Similarly, while the confidants of White women who discussed being abused were usually supportive and responsive, the confidants of Black women were more likely to be “unsupportive or nonresponsive.” In sum, these findings confirm stereotypes that Black victims, and particularly Black women, are unimportant victims of sexual, gender-based violence.

B. Dehumanization

The stereotypes explored in the previous sections have been used to justify gender-based violence against African American women and girls and devalue them as victims deserving of empathy. In another study, Goff described a related social psychological phenomenon in which people more frequently associate Black people with being animal-like or nonhuman, reducing their worth as human beings deserving of physical and legal protection. Whether or not they are aware, these biases likely operate when administrators and decisionmakers must determine the type of intervention or help to offer Black girls and young women who experience gendered violence at school.

Goff set out to study how historical representations depicting Black people as apelike might affect decision-makers in the criminal justice context. The research suggests that despite the near disappearance of imagery explicitly portraying African Americans as apes, the mental association remains. Although participants claimed to be unfamiliar with such depictions, they still demonstrated an implicit association between the two concepts.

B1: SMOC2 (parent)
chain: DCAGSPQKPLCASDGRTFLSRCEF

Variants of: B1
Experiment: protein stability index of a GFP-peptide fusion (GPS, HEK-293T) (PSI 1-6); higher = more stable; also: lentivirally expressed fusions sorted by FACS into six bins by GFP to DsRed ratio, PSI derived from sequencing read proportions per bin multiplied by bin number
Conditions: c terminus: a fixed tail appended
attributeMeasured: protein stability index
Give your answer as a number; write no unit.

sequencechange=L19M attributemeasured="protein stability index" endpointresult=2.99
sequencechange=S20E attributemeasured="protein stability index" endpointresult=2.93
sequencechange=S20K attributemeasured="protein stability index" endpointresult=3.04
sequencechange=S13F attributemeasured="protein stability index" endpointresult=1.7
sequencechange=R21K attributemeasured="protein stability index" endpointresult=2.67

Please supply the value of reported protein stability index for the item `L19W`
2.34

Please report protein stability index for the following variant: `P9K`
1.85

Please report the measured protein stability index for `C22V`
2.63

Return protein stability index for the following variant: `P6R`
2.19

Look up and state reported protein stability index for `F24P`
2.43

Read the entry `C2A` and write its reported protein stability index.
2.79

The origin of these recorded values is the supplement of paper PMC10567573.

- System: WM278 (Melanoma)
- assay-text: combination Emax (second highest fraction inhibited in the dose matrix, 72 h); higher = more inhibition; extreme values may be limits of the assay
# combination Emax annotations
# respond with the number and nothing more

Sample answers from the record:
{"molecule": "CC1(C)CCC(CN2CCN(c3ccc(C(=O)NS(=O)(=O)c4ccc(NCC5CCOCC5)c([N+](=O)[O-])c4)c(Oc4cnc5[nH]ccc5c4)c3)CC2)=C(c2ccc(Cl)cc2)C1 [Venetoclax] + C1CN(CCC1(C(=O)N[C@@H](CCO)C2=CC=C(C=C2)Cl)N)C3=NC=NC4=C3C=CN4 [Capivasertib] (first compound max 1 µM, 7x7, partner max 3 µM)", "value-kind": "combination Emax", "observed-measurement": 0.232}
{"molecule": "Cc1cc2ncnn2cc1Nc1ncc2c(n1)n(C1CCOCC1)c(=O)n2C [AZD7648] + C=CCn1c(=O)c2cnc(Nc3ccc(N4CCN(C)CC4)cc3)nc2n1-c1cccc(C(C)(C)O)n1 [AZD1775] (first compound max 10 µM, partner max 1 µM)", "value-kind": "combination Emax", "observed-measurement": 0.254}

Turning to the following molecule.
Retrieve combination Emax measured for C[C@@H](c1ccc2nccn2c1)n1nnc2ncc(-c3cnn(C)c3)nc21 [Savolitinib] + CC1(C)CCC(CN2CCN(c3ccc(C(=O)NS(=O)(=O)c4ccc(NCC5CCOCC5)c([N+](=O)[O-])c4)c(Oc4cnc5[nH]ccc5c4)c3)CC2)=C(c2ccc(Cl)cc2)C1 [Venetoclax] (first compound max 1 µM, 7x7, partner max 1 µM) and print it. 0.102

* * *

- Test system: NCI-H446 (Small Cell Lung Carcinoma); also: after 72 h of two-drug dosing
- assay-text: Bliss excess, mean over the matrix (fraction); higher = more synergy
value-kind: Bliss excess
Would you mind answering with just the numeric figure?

Most notably, the researchers demonstrated how the Black-ape association carries real-life implications for decision makers. They primed participants with images of either apes or felines and then asked them to watch a video of “a group of police officers beating a suspect whom the participants were led to believe was Black or White.” Those participants primed with ape imagery were more likely to condone the beating of a Black suspect than a White one. In their final study, the researchers coded newspaper articles on death-eligible criminal cases for “ape-relevant” language and found that after “controlling for the total number of articles, defendant socioeconomic status, victim socioeconomic status, aggravating circumstances, mitigating circumstances, and crime severity, Black defendants who were put to death were more likely to have apelike representations in the press.”